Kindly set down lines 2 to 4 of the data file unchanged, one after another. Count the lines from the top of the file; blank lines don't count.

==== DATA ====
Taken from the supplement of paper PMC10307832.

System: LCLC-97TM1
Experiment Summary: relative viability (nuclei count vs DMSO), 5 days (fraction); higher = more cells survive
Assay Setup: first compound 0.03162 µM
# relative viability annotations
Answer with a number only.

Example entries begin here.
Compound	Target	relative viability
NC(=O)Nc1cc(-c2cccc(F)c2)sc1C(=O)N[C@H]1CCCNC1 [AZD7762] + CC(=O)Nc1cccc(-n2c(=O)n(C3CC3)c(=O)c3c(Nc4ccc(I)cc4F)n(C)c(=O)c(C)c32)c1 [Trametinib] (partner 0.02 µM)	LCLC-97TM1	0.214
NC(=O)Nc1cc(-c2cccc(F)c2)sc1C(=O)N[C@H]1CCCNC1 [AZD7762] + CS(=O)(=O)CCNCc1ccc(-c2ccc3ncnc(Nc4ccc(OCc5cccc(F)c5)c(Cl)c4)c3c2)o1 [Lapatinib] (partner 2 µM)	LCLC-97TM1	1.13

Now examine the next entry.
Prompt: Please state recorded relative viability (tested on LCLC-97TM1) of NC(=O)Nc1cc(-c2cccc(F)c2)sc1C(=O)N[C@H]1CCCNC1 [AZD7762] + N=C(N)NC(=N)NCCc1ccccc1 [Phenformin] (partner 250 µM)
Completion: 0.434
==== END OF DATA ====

System: LCLC-97TM1
Experiment Summary: relative viability (nuclei count vs DMSO), 5 days (fraction); higher = more cells survive
Assay Setup: first compound 0.03162 µM